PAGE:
When the phrase “Use tablet computers to record crime scene information” is entered into a Google search engine the top five responses say a lot about the future of enterprise computing at crime scenes.  Result one and three focus on the article quoted in this paper referencing iPad purchases in Tennessee.  The number two result is a news article highlighting Advanced Response Concepts Condor System being deployed in Delaware.  The fourth is a website for rugged computing solutions.  What is interesting is that as you work your way down the list the links all begin to point overseas, to academic institutions, solutions in place, and ground breaking strides forward in the use of technology.  Why is US Law Enforcement failing to keep up with the times or the rest of the world in this area?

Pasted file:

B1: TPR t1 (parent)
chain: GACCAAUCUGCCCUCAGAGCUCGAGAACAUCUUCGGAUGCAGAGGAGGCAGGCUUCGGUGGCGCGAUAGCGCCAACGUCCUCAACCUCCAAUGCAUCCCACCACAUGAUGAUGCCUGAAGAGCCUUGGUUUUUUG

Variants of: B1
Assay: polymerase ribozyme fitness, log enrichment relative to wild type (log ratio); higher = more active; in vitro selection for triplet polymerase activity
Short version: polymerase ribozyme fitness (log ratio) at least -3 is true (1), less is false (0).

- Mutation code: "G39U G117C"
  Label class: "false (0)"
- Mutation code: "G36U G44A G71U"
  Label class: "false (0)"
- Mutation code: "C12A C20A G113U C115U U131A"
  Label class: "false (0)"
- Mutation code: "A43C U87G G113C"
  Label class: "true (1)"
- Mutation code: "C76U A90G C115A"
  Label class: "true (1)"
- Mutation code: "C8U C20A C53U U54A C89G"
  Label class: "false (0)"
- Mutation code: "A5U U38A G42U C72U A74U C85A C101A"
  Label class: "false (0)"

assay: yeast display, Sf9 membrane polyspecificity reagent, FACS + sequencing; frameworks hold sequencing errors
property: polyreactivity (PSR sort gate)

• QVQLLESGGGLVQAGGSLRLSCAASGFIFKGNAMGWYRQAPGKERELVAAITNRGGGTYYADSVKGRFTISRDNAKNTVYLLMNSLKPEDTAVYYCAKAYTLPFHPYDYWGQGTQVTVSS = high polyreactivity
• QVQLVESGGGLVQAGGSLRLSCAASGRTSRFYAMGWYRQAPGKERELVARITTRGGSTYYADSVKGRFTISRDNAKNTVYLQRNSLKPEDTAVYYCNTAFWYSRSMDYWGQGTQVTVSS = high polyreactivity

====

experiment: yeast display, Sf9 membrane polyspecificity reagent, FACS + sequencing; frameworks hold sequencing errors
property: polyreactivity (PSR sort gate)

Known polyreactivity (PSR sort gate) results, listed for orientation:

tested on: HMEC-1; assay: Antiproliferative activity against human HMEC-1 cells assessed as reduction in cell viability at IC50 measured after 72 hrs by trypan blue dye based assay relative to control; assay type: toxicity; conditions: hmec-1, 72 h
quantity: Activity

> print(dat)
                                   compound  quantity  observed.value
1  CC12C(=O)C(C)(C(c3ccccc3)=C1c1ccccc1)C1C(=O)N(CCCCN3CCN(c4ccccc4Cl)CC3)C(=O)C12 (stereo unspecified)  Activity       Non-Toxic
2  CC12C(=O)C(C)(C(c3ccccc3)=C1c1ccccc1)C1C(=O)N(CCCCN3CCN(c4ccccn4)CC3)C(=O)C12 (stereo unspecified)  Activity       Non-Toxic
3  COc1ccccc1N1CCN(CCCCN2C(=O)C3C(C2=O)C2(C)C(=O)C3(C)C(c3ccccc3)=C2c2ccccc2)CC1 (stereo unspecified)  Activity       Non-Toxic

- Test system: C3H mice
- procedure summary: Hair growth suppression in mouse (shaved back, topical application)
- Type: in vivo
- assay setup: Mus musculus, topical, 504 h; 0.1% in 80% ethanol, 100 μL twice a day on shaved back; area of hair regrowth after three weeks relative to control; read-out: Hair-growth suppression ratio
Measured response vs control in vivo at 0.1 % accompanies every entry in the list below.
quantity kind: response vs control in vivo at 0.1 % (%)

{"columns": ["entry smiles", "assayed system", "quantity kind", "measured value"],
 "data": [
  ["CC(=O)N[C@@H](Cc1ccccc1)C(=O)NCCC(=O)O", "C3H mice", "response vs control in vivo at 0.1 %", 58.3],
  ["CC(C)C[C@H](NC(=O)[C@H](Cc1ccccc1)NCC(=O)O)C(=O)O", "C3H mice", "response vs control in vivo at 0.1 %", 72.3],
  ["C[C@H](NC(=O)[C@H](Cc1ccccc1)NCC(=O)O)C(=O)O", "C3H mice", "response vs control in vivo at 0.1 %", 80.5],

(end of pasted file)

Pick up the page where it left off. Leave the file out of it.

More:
A study conducted in Great Britain by the University of Birmingham found in a side by side comparison, no discernible difference in content or quailty between reports handwritten at the crime scene and those generated using tablet computers.  They did find a significant time savings and noted users found using tablets to be easier to work with.  Tablet technology in the crime scene environment is a force multiplier.
Computers at the scene of a crime allow for instant capture of sound, video, and still images.  They allow for voice to text conversion and handwriting recognition.  Information captured can be forwarded in real time to colleagues on the street and fusion centers.  American Law enforcement has embraced technology in offensive and defensive weaponry, surveillance tools, records and laboratory management systems, everywhere it seems but where it all starts, at the scene of the crime.  Every officer on the street is seeing increasing caseloads and longer waits for court dates. In an era of ever increasing budget shortfalls and staffing cuts it would seem as though the force multiplier capability of crime scene computing is a tool whose time has come.